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Labor and Legality: An Ethnography of a Mexican Immigrant Network (Issues of Globalization:Case Studies in Contemporary Anthropology) [Paperback]

Ruth Gomberg-Muñoz
4.4 out of 5 stars  See all reviews (7 customer reviews)

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Book Description

August 25, 2010 0199739382 978-0199739387 1
Winner of the 2011 ALLA Book Award honorable mention!

Labor and Legality: An Ethnography of a Mexican Immigrant Network is an ethnography of undocumented immigrants who work as busboys at a Chicago-area restaurant. Ruth Gomberg-Muñoz introduces readers to the Lions, ten friends from Mexico committed to improving their fortunes and the lives of their families. Set in and around "Il Vino," a restaurant that could stand in for many places that employ undocumented workers, Labor and Legality reveals the faces behind the war being waged over "illegal aliens" in America. Gomberg-Muñoz focuses on how undocumented workers develop a wide range of social strategies to cultivate financial security, nurture emotional well-being, and promote their dignity and self-esteem. She also reviews the political and historical circumstances of undocumented migration, with an emphasis on post-1970 socioeconomic and political conditions in the United States and Mexico.

Labor and Legality is one of several volumes in the Issues of Globalization: Case Studies in Contemporary Anthropology series, which examines the experiences of individual communities in our contemporary world. Each volume offers a brief and engaging exploration of a particular issue arising from globalization and its cultural, political, and economic effects on certain peoples or groups. Ideal for introductory anthropology courses-and as supplements for a variety of upper-level courses-these texts seamlessly combine portraits of an interconnected and globalized world with narratives that emphasize the agency of their subjects.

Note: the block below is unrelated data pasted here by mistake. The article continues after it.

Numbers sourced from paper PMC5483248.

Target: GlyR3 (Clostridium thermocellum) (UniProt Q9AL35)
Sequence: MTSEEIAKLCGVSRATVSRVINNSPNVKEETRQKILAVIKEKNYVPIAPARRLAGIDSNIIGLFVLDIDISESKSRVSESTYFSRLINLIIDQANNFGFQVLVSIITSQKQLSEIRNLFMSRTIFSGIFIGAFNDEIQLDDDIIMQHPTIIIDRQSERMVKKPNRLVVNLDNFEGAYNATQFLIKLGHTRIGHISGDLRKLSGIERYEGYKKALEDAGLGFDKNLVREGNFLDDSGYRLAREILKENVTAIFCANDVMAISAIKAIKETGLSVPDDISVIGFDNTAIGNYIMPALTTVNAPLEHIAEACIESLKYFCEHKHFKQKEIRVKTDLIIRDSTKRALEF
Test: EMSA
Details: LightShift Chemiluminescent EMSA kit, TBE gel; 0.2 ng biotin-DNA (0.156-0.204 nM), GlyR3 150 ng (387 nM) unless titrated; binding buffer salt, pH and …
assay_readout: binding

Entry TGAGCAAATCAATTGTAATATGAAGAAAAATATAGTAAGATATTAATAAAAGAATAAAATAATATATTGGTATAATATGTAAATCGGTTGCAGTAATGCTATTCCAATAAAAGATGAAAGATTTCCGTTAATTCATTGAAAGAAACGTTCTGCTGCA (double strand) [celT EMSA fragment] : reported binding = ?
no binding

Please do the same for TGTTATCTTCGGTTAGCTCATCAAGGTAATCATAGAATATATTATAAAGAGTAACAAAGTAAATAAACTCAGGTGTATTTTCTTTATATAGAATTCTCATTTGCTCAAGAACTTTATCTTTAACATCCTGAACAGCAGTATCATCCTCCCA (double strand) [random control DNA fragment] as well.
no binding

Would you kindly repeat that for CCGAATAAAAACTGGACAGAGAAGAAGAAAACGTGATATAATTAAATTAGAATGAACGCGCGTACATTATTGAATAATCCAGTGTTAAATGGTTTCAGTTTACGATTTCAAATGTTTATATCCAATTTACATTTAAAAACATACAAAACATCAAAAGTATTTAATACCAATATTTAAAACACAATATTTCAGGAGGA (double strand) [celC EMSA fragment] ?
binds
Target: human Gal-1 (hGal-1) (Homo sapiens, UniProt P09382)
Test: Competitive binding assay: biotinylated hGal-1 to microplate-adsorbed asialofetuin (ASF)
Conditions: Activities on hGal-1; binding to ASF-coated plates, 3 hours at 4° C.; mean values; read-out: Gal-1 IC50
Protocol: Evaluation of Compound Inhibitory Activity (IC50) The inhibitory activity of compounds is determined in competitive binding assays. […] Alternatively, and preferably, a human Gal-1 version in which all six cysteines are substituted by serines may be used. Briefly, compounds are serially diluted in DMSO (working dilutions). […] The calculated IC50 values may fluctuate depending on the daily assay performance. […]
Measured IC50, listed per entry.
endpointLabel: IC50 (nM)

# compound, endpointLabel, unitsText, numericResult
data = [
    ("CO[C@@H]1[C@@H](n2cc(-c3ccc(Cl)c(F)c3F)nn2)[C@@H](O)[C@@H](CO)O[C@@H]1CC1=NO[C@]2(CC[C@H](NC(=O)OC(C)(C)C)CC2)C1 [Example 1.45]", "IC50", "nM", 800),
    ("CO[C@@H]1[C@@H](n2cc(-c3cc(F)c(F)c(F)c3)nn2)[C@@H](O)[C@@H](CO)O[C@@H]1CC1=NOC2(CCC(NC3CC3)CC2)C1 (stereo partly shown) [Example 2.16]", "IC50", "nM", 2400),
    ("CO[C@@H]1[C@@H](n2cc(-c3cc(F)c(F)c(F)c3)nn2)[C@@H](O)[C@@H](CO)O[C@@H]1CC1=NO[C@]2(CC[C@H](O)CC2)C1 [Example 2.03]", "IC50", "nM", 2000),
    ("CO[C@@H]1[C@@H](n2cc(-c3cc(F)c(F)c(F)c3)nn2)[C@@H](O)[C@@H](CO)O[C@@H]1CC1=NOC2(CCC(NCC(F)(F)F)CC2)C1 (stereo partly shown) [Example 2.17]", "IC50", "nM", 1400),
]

Frequently Bought Together

Labor and Legality: An Ethnography of a Mexican Immigrant Network (Issues of Globalization:Case Studies in Contemporary Anthropology) + Cengage Advantage Books: Culture Counts: A Concise Introduction to Cultural Anthropology + Conformity and Conflict: Readings in Cultural Anthropology (14th Edition)
Price for all three: $169.38

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Editorial Reviews

About the Author

Ruth Gomberg-Muñoz is an assistant professor in the Department of Anthropology at Loyola University Chicago. Her work has also been published in American Anthropologist, Human Organization, and the DuBois Review.

Product Details

  • Series: Issues of Globalization:Case Studies in Contemporary Anthropology
  • Paperback: 184 pages
  • Publisher: Oxford University Press; 1 edition (August 25, 2010)
  • Language: English
  • ISBN-10: 0199739382
  • ISBN-13: 978-0199739387
  • Product Dimensions: 8.1 x 5.4 x 0.5 inches
  • Shipping Weight: 8 ounces (View shipping rates and policies)
  • Average Customer Review: 4.4 out of 5 stars  See all reviews (7 customer reviews)
  • Amazon Best Sellers Rank: #79,689 in Books (See Top 100 in Books)